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Used test: Audi TT vs BMW Z4

Buy either of these two drop-top sports cars at a year old and you'll save a bundle of cash, but which is the one to put on your driveway? We've got the answer.....

Used Audi TT vs BMW Z4

The Contenders

Audi TT Roadster 45 TFSI S line S tronic

  • List price when new £40,355
  • Price today £27,000*
  • Available from 2014-present

The TT Roadster is the drop-top version of one of our very favourite sports cars.


BMW Z4 sDrive30i M Sport

  • List price when new £42,440
  • Price today £30,800*
  • Available from 2019-present

The Z4 aims to put driving pleasure firmly on the agenda, but does it cut the mustard?


*Price today is based on a 2019 model with average mileage and full service history, correct at time of writing


Without wishing to sound too money-minded, the great thing about buying a car used is the handsome saving you pocket over buying it new. 

Take these two drop-top sportsters. Saunter into an Audi showroom and buy this lovely TT Roadster new and in this trim it’d set you back just over £40,000. Buy it at a year old, as we’re testing it here, and it’ll cost you just £27,000. The same applies to the granite-jawed BMW Z4 we’re going to pitch against it. New, £42,000; a year old, £30,000. That’d enough of a saving to buy yourself another car. 

But there’s more to these two than just money. They are fast, open-top cars expected to titillate the senses. The TT has long been one of our favourites, and a multiple What Car? award-winner. The Z4 is rather different. The old model never felt like a proper driver’s car to us, but this all-new version hit the roads last year and so far we’ve been quite impressed by it. 

This is the sDrive30i M Sport version, featuring a 255bhp 2.0-litre turbocharged petrol engine driving the rear wheels. Meanwhile, the 242bhp 2.0-litre petrol in the TT 45 TFSI corresponds neatly with our Z4. Both are fitted with automatic gearboxes, so the biggest differentiator is the TT’s quattro four-wheel-drive system.

Which should you choose? Read on to find out. 


What are they like to drive? 

Both engines are four-cylinder units, so don’t expect them to sing enchantingly like a straight-six or a V8. But while the TT sounds eager and spirited, the Z4 drones drearily. There’s nothing but a fag paper between their relative pace, though, whether measured off the line or kicking down for an overtake. Both will see off all but the quickest hot hatchbacks.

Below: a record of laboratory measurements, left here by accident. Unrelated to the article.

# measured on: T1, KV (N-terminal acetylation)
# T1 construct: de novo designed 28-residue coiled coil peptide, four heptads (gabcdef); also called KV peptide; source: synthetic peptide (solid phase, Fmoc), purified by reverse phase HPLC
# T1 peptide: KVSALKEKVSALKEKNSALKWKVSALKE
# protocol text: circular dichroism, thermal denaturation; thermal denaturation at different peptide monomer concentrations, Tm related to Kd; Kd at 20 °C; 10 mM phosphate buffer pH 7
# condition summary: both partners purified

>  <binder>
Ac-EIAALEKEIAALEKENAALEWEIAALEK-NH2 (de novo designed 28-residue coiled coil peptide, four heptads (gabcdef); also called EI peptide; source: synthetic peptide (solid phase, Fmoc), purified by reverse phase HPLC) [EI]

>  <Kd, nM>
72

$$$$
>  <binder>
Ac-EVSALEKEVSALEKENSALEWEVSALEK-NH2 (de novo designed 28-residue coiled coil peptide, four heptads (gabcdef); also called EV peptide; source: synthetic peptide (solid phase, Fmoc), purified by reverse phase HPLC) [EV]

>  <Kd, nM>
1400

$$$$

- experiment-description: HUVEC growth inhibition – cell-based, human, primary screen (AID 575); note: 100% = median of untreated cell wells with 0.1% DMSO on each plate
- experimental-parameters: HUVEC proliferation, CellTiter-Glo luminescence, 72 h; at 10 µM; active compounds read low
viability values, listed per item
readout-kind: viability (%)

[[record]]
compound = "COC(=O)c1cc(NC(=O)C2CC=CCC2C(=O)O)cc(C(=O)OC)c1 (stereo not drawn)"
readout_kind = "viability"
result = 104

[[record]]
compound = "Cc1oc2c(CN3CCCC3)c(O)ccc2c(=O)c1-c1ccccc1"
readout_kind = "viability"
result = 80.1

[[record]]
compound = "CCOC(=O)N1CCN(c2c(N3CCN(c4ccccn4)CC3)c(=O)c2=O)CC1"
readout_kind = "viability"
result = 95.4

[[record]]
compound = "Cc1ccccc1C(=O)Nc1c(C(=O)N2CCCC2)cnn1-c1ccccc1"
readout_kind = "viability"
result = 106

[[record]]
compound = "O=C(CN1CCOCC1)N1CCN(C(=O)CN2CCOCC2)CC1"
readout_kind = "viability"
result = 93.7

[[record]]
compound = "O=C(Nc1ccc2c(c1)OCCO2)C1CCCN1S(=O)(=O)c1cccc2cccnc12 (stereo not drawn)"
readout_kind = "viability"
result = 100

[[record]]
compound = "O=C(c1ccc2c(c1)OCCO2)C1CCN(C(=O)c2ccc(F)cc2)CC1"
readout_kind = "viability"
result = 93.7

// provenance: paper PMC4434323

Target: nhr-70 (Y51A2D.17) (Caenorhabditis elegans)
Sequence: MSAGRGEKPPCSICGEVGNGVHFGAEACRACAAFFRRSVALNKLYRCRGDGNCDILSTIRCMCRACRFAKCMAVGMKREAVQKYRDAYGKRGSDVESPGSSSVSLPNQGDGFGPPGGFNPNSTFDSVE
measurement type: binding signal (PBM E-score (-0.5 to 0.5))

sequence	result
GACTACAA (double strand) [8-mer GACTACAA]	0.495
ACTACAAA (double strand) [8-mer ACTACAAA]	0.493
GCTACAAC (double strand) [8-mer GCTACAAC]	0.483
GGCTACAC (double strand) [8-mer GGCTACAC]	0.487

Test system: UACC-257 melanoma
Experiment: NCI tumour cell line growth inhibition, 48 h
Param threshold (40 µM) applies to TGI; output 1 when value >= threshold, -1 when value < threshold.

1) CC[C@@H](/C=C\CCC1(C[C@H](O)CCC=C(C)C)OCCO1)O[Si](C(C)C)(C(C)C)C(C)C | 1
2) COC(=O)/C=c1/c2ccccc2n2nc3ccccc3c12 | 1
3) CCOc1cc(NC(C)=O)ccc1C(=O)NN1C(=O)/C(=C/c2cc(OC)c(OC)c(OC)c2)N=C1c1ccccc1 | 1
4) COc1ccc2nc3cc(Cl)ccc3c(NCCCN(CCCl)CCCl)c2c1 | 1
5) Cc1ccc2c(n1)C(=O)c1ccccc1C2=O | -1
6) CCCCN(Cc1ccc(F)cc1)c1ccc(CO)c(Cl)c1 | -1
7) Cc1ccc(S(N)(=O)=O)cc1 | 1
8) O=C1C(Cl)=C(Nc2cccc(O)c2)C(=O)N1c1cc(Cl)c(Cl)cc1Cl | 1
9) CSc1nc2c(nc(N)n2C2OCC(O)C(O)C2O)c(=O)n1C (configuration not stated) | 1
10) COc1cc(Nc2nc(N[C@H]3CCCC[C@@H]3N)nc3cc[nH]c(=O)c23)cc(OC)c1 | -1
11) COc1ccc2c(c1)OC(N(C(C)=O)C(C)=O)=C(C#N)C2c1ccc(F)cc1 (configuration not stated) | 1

Audi TT Roadster front three quarters

The TT feels livelier at times, mainly because its seven-speed dual-clutch ’box responds faster and pings quicker through its gears than the Z4’s slurring, sluggish eight-speed auto. Both gearboxes respond eagerly if you use the steering wheel-mounted paddles to shift manually, though.

The TT handles, steers and stops better than the Z4, too. Take the brakes, for instance. While the TT’s are progressive, allowing you to stop smoothly, the Z4’s are grabby and lack initial bite, inspiring little confidence and making it all too easy to come to an abrupt halt in traffic. At least they stop you quickly, helped by our car’s M Sport Plus Package, a £1950 option when the car was new, which includes 19in wheels shod with wider, grippier tyres.

The TT is a doddle to place accurately on the road, thanks to steering that’s well-judged for weight and speed of response, whereas the Z4’s gives you little sense of connection. Past a quarter of a turn of lock, there’s an absurd ramping up in the speed of the Z4’s steering, too.

BMW Z4

Included in the Z4’s M Sport Plus Package is adaptive suspension, but this is a mixed blessing. The softer Comfort mode allows too much body bounce on undulating roads and more lean than the TT through corners, but switch to the stiffer Sport setting and it becomes too unforgiving for all but the smoothest surfaces. The TT – on standard suspension – is far better controlled over any bump, on any road, and feels altogether lighter and more agile. Its tyres always grip the road better under hard acceleration, too, although there is joy to be had from feeling the Z4’s rear end squirm under power out of corners. Yes, the TT thuds more over sharp potholes and expansion joints, while the softer Z4 is more cosseting around town. Yet the TT’s ride is sophisticated enough that you’ll never think it harsh, and its body also shakes and shudders less over bumps.

With their electrically operated soft-tops in place, the Z4 suffers from appreciably less road and wind noise at motorway speeds. But with the roofs down – a process that takes 10 seconds in the TT and 12 in the Z4 – there’s less wind buffeting in the TT.

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